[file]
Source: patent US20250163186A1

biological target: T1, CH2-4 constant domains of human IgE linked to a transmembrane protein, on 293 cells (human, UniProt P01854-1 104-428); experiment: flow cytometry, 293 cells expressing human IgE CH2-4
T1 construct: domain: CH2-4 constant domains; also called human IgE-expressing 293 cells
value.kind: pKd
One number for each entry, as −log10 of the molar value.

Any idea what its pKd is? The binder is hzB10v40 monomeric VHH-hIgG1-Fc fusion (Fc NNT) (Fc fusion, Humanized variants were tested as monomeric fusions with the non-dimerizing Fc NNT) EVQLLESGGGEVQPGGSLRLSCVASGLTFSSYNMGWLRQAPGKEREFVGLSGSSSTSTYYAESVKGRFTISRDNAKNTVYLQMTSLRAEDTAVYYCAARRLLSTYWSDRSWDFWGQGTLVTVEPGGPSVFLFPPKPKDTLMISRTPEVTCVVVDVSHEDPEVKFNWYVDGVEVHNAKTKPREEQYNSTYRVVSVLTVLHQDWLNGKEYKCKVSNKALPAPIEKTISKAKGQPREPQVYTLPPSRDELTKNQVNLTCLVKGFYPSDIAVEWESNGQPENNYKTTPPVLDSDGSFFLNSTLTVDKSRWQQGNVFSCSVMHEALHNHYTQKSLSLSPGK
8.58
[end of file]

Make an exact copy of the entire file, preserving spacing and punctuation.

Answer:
Source: patent US20250163186A1

biological target: T1, CH2-4 constant domains of human IgE linked to a transmembrane protein, on 293 cells (human, UniProt P01854-1 104-428); experiment: flow cytometry, 293 cells expressing human IgE CH2-4
T1 construct: domain: CH2-4 constant domains; also called human IgE-expressing 293 cells
value.kind: pKd
One number for each entry, as −log10 of the molar value.

Any idea what its pKd is? The binder is hzB10v40 monomeric VHH-hIgG1-Fc fusion (Fc NNT) (Fc fusion, Humanized variants were tested as monomeric fusions with the non-dimerizing Fc NNT) EVQLLESGGGEVQPGGSLRLSCVASGLTFSSYNMGWLRQAPGKEREFVGLSGSSSTSTYYAESVKGRFTISRDNAKNTVYLQMTSLRAEDTAVYYCAARRLLSTYWSDRSWDFWGQGTLVTVEPGGPSVFLFPPKPKDTLMISRTPEVTCVVVDVSHEDPEVKFNWYVDGVEVHNAKTKPREEQYNSTYRVVSVLTVLHQDWLNGKEYKCKVSNKALPAPIEKTISKAKGQPREPQVYTLPPSRDELTKNQVNLTCLVKGFYPSDIAVEWESNGQPENNYKTTPPVLDSDGSFFLNSTLTVDKSRWQQGNVFSCSVMHEALHNHYTQKSLSLSPGK
8.58